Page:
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How do I parse XML in Python?


Question

I have many rows in a database that contains XML and I'm trying to write a Python script to count instances of a particular node attribute.

My tree looks like:

<foo>
   <bar>
      <type foobar="1"/>
      <type foobar="2"/>
   </bar>
</foo>

How can I access the attributes "1" and "2" in the XML using Python?

2019/12/12
1
1031
12/12/2019 11:17:18 PM

Accepted Answer

I suggest ElementTree. There are other compatible implementations of the same API, such as lxml, and cElementTree in the Python standard library itself; but, in this context, what they chiefly add is even more speed -- the ease of programming part depends on the API, which ElementTree defines.

First build an Element instance root from the XML, e.g. with the XML function, or by parsing a file with something like:

import xml.etree.ElementTree as ET
root = ET.parse('thefile.xml').getroot()

Or any of the many other ways shown at ElementTree. Then do something like:

for type_tag in root.findall('bar/type'):
    value = type_tag.get('foobar')
    print(value)

And similar, usually pretty simple, code patterns.

2019/12/13
807
12/13/2019 12:39:06 AM

minidom is the quickest and pretty straight forward.

XML:

<data>
    <items>
        <item name="item1"></item>
        <item name="item2"></item>
        <item name="item3"></item>
        <item name="item4"></item>
    </items>
</data>

Python:

from xml.dom import minidom
xmldoc = minidom.parse('items.xml')
itemlist = xmldoc.getElementsByTagName('item')
print(len(itemlist))
print(itemlist[0].attributes['name'].value)
for s in itemlist:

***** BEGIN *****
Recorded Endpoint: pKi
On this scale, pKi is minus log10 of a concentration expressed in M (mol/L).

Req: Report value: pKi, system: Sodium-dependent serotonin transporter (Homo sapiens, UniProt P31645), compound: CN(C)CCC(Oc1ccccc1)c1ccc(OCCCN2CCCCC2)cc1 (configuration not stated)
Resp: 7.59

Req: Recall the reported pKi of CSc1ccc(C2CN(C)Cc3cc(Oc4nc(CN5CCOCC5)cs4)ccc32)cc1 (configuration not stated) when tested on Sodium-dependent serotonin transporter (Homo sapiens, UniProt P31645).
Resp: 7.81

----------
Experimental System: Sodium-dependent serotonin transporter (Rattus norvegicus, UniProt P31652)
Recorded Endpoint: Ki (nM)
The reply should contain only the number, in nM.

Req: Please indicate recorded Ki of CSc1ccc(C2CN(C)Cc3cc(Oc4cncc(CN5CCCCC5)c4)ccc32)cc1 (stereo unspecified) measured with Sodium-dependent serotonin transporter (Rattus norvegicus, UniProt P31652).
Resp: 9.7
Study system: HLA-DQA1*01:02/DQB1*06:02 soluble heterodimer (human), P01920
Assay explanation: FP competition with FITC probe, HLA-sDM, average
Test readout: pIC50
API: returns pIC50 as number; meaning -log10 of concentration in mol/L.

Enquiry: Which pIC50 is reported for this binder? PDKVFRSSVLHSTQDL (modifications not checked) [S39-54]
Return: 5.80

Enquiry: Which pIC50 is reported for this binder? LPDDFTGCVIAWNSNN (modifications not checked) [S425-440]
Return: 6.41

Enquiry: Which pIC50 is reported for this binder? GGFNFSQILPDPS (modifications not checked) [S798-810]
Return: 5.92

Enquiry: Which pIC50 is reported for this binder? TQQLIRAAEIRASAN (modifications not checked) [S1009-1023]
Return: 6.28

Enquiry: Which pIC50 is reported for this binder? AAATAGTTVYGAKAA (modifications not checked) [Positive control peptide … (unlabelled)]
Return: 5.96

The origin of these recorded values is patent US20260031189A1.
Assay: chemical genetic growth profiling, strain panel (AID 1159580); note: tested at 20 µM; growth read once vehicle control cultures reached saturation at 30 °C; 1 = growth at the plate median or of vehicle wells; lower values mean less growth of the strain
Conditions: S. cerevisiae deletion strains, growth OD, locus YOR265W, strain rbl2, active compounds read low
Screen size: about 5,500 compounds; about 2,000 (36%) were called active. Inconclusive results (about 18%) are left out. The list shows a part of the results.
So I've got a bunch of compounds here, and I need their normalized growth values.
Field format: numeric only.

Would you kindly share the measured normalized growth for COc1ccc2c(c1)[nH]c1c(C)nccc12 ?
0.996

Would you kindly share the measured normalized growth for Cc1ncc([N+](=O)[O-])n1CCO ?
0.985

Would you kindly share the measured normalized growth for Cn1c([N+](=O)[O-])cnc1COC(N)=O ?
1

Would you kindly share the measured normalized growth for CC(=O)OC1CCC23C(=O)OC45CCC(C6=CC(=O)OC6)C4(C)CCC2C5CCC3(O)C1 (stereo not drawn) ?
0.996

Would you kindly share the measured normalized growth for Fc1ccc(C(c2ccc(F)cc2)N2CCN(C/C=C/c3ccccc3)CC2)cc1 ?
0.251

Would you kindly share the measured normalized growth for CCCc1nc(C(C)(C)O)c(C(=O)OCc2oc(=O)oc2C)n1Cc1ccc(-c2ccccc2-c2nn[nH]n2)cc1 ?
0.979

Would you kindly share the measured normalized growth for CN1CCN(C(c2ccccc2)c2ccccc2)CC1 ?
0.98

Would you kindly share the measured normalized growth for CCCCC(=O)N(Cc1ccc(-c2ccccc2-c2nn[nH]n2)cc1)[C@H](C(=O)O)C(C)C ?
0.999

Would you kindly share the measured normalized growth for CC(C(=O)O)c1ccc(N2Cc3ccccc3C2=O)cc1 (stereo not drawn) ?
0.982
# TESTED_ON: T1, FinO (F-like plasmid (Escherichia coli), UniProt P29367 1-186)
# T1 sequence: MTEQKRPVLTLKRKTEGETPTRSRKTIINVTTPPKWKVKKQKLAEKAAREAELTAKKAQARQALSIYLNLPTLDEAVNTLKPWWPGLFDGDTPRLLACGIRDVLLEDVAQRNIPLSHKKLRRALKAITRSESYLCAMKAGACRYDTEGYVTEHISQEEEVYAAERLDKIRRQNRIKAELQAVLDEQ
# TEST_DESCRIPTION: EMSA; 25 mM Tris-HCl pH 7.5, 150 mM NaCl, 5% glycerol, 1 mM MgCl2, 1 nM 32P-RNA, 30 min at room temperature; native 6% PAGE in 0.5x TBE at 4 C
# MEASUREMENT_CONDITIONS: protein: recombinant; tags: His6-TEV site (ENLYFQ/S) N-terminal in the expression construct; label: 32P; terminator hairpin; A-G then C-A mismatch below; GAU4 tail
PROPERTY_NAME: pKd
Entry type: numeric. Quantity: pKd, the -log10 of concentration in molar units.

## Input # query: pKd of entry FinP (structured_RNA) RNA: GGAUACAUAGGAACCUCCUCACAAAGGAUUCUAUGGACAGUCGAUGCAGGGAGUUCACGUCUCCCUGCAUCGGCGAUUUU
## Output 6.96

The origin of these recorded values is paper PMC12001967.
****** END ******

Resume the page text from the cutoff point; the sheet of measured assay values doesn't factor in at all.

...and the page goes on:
print(s.attributes['name'].value)

Output:

4
item1
item1
item2
item3
item4
2019/12/12

You can use BeautifulSoup:

from bs4 import BeautifulSoup

x="""<foo>
   <bar>
      <type foobar="1"/>
      <type foobar="2"/>
   </bar>
</foo>"""

y=BeautifulSoup(x)
>>> y.foo.bar.type["foobar"]
u'1'

>>> y.foo.bar.findAll("type")
[<type foobar="1"></type>, <type foobar="2"></type>]

>>> y.foo.bar.findAll("type")[0]["foobar"]
u'1'
>>> y.foo.bar.findAll("type")[1]["foobar"]
u'2'
2019/12/12

There are many options out there. cElementTree looks excellent if speed and memory usage are an issue. It has very little overhead compared to simply reading in the file using readlines.

The relevant metrics can be found in the table below, copied from the cElementTree website:

library                         time    space
xml.dom.minidom (Python 2.1)    6.3 s   80000K
gnosis.objectify                2.0 s   22000k
xml.dom.minidom (Python 2.4)    1.4 s   53000k
ElementTree 1.2                 1.6 s   14500k  
ElementTree 1.2.4/1.3           1.1 s   14500k  
cDomlette (C extension)         0.540 s 20500k
PyRXPU (C extension)            0.175 s 10850k
libxml2 (C extension)           0.098 s 16000k
readlines (read as utf-8)       0.093 s 8850k
cElementTree (C extension)  --> 0.047 s 4900K <--
readlines (read as ascii)       0.032 s 5050k   

As pointed out by @jfs, cElementTree comes bundled with Python:

  • Python 2: from xml.etree import cElementTree as ElementTree.
  • Python 3: from xml.etree import ElementTree (the accelerated C version is used automatically).
2018/01/31

I suggest xmltodict for simplicity.

It parses your XML to an OrderedDict;

>>> e = '<foo>
             <bar>
                 <type foobar="1"/>
                 <type foobar="2"/>
             </bar>
        </foo> '

>>> import xmltodict
>>> result = xmltodict.parse(e)
>>> result

OrderedDict([(u'foo', OrderedDict([(u'bar', OrderedDict([(u'type', [OrderedDict([(u'@foobar', u'1')]), OrderedDict([(u'@foobar', u'2')])])]))]))])

>>> result['foo']

OrderedDict([(u'bar', OrderedDict([(u'type', [OrderedDict([(u'@foobar', u'1')]), OrderedDict([(u'@foobar', u'2')])])]))])

>>> result['foo']['bar']

OrderedDict([(u'type', [OrderedDict([(u'@foobar', u'1')]), OrderedDict([(u'@foobar', u'2')])])])
2019/12/12

lxml.objectify is really simple.

Taking your sample text:

from lxml import objectify
from collections import defaultdict

count = defaultdict(int)

root = objectify.fromstring(text)

for item in root.bar.type:
    count[item.attrib.get("foobar")] += 1

print dict(count)

Output:

{'1': 1, '2': 1}
2013/06/07

Source: https://stackoverflow.com/questions/1912434
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